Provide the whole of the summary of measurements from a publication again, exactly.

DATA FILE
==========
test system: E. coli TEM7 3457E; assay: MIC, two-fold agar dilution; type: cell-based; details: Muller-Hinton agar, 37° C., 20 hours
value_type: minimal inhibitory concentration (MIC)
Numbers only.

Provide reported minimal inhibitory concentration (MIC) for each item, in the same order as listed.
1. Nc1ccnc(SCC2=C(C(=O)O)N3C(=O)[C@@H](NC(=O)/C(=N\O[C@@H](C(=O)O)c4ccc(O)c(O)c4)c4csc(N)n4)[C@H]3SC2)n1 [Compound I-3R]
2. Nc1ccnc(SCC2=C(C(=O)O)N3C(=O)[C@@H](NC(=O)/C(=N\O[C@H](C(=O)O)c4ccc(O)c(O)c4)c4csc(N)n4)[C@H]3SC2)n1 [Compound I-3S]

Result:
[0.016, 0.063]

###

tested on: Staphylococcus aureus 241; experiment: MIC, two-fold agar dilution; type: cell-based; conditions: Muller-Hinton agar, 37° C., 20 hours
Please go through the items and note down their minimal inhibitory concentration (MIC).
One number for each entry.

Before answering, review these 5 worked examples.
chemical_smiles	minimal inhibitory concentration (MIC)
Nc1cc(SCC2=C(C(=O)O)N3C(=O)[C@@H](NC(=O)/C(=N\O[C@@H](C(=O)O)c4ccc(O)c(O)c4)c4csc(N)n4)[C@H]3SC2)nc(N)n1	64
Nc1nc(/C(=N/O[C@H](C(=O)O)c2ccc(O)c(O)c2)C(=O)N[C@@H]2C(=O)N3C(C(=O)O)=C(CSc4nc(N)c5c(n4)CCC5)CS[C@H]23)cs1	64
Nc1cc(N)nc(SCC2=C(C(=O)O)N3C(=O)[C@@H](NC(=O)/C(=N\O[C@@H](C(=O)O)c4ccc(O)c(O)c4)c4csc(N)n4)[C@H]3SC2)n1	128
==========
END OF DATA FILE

test system: E. coli TEM7 3457E; assay: MIC, two-fold agar dilution; type: cell-based; details: Muller-Hinton agar, 37° C., 20 hours
value_type: minimal inhibitory concentration (MIC)
Numbers only.

Provide reported minimal inhibitory concentration (MIC) for each item, in the same order as listed.
1. Nc1ccnc(SCC2=C(C(=O)O)N3C(=O)[C@@H](NC(=O)/C(=N\O[C@@H](C(=O)O)c4ccc(O)c(O)c4)c4csc(N)n4)[C@H]3SC2)n1 [Compound I-3R]
2. Nc1ccnc(SCC2=C(C(=O)O)N3C(=O)[C@@H](NC(=O)/C(=N\O[C@H](C(=O)O)c4ccc(O)c(O)c4)c4csc(N)n4)[C@H]3SC2)n1 [Compound I-3S]

Result:
[0.016, 0.063]

###

tested on: Staphylococcus aureus 241; experiment: MIC, two-fold agar dilution; type: cell-based; conditions: Muller-Hinton agar, 37° C., 20 hours
Please go through the items and note down their minimal inhibitory concentration (MIC).
One number for each entry.

Before answering, review these 5 worked examples.
chemical_smiles	minimal inhibitory concentration (MIC)
Nc1cc(SCC2=C(C(=O)O)N3C(=O)[C@@H](NC(=O)/C(=N\O[C@@H](C(=O)O)c4ccc(O)c(O)c4)c4csc(N)n4)[C@H]3SC2)nc(N)n1	64
Nc1nc(/C(=N/O[C@H](C(=O)O)c2ccc(O)c(O)c2)C(=O)N[C@@H]2C(=O)N3C(C(=O)O)=C(CSc4nc(N)c5c(n4)CCC5)CS[C@H]23)cs1	64
Nc1cc(N)nc(SCC2=C(C(=O)O)N3C(=O)[C@@H](NC(=O)/C(=N\O[C@@H](C(=O)O)c4ccc(O)c(O)c4)c4csc(N)n4)[C@H]3SC2)n1	128